This is one in a series of profiles showcasing some of Harvard’s stellar graduates.
As a kid, Christina Chang was already a mini-sustainability activist. She recycled and reused. She turned lights off in empty rooms. She screened “Captain Planet and the Planeteers” at her school on Earth Day. And, for two years in high school, she showered sustainability-style, turning the water on just long enough to get wet, then lather up, and rinse off under a quick burst of cold water.
“I was unwarrantedly stoically proud of my extreme shower practices,” Chang said, “until I learned about the order of magnitude that is needed to make a real difference.”
Most individuals won’t clench through two years of sustainability showers. But it doesn’t matter. Compared to industrial production, livestock farms, and highways jammed with cars, a cold shower won’t foot the climate bill. That power gap might deflate the most ardent environmentalist, but for Chang, it was a call to action: Instead of just changing her behavior, she set out to change the aluminum and steel mills, coal plants, and concrete and plastic industries.
“I realized that my habits as an individual will not make a big enough difference to matter,” Chang said, “but maybe my inventions could.”
As an undergraduate at Princeton University, she invented a water decontamination process. As a master’s student and Marshall Scholar at Cambridge University, she created a new solar-to-hydrogen technology. Then, as a chemistry Ph.D. candidate in the Harvard Graduate School of Arts and Sciences (GSAS) Chang was working in the lab of Roy Gordon, the Thomas Dudley Cabot professor of chemistry and professor of materials science, when she co-invented a method that could enable the production of cheaper, longer-lasting solar panels that can be mass produced at a rate of a few feet per minute.
“Switching from fossil fuels to renewable energy has many benefits,” Chang said, “but it’s still somewhat expensive for the majority of people.” Her invention could drop the price and speed production.
Yet that was still not enough. Chang filled her nights and weekends chasing curiosities that extended beyond her Ph.D. work and even beyond her discipline. When she learned how much carbon dioxide the steel industry emits — production generates between 7 and 9 percent of global emissions, according to steel industry figures — she invented a sustainable chemical steel manufacturing process that could decrease those emissions. Her side project won the 2019 President’s Innovation Challenge Ingenuity Award for ideas with potential to be world-changing. “The only way [the world] gets better,” said Harvard President Larry Bacow in his introductory remarks at the award ceremony, “is if good people like you are willing to make it so.”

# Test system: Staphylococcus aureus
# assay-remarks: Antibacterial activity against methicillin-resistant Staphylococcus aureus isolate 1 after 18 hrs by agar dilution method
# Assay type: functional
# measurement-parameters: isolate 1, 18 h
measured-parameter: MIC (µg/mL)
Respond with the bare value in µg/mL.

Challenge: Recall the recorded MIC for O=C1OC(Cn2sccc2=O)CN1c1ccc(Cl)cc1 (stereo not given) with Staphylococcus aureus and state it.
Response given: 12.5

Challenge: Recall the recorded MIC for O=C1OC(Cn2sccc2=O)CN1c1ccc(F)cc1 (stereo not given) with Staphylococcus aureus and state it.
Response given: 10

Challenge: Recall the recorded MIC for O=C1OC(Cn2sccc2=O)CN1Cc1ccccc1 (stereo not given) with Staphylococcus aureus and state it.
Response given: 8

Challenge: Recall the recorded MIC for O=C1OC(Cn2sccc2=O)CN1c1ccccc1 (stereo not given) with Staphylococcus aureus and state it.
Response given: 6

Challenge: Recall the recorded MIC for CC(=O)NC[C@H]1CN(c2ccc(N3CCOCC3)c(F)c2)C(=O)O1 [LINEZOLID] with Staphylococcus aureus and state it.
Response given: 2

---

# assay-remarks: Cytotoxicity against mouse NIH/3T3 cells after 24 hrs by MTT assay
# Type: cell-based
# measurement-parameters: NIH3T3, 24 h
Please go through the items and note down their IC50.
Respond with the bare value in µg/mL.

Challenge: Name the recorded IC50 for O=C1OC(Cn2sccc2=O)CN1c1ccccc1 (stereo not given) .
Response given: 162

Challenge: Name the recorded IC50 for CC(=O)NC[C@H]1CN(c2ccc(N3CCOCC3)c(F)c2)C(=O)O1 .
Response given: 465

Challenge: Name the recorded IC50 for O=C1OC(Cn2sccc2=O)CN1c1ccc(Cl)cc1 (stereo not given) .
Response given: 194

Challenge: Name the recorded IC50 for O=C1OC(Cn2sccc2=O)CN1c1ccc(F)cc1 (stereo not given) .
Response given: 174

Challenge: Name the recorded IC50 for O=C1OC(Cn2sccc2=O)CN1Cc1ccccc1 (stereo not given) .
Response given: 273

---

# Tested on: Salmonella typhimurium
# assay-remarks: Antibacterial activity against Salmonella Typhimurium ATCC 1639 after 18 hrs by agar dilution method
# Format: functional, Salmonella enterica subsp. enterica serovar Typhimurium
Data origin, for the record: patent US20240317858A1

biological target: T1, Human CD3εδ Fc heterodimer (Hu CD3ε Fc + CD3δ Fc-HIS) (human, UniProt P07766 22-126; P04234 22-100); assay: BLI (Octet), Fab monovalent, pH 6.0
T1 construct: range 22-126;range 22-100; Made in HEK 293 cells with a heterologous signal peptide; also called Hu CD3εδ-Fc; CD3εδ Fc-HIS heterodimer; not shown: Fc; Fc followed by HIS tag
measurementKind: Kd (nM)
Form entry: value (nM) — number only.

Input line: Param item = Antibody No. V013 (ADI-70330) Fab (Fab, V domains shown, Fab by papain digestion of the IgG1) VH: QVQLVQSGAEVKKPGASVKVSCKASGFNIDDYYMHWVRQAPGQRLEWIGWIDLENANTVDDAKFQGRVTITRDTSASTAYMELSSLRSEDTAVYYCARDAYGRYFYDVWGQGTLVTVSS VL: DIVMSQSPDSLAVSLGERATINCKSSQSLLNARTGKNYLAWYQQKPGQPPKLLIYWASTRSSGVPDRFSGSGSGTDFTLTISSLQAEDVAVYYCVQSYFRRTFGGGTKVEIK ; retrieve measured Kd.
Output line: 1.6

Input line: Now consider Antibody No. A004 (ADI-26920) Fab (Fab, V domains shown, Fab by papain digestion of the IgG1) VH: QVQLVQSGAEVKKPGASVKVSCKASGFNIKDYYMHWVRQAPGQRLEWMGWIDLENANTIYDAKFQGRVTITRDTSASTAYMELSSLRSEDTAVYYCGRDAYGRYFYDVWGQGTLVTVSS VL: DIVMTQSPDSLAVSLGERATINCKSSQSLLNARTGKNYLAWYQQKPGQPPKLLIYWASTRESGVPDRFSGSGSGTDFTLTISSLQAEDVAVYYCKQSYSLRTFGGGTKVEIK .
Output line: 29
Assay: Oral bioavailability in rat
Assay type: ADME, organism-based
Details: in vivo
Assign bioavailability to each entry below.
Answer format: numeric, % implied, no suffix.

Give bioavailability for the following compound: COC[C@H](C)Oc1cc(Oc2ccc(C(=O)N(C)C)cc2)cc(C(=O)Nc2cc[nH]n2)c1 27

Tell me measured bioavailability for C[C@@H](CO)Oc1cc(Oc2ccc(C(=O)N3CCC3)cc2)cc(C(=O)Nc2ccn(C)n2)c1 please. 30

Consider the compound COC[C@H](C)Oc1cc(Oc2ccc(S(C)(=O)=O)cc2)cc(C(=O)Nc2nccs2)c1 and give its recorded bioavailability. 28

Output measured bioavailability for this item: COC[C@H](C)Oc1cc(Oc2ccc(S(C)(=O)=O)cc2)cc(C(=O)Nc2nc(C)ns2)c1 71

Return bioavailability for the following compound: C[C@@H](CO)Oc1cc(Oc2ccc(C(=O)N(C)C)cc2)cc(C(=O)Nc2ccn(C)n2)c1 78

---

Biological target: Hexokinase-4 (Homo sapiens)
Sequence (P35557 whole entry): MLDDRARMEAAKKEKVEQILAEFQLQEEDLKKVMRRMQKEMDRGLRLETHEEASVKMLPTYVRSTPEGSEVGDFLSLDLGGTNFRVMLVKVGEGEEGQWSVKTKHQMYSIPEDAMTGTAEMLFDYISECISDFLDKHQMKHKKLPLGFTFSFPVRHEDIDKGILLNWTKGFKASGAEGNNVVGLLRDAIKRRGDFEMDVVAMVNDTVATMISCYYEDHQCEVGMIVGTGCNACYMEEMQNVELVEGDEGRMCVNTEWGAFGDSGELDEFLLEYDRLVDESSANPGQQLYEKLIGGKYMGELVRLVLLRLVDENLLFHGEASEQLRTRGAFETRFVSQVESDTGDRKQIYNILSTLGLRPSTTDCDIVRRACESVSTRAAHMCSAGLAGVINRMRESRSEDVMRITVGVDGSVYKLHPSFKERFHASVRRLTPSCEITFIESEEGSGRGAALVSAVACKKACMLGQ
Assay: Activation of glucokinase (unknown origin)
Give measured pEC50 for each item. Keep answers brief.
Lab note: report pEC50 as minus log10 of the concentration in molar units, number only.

Chang is willing and more than able. At Harvard, she was president of the chemistry department’s Graduate Student and Postdoctoral Council for two years and then president of the Energy Journal Club for another two.
Curious about psychological techniques to promote sustainability, she co-founded a cross-disciplinary conference called “Nudging Toward a Cleaner Future.” In March, she received her Ph.D. in chemistry, surprising no one.
Though Chang decided to devote her life to sustainable technology at 19, that wasn’t her first unshakable commitment. At age 12, she decided to become fluent in Spanish and, with help from the Spanish-speaking residents in her native Austin, Texas, she did.
At Harvard, to maintain a self-imposed rule to practice Spanish (and French) at least once every week, she co-organized GSAS Spanish and French language tables for fellow linguaphiles. Recently, her Spanish skills faced a high-stakes test.
Two years ago, she found a new devotion: rock climbing, which she said taught her to plan for risk and prepare back-up systems for inevitable failures.
In January, after defending her dissertation, Chang packed a backpack with clothes, anti-malarial pills, rock-climbing gear, sunblock, her passport, and 12 Clif Bars, and flew to Peru on a one-way ticket. When people asked if she felt safe as a woman traveling alone in Latin America, she said, “I hang off sheer rock faces — this trip is way less scary.”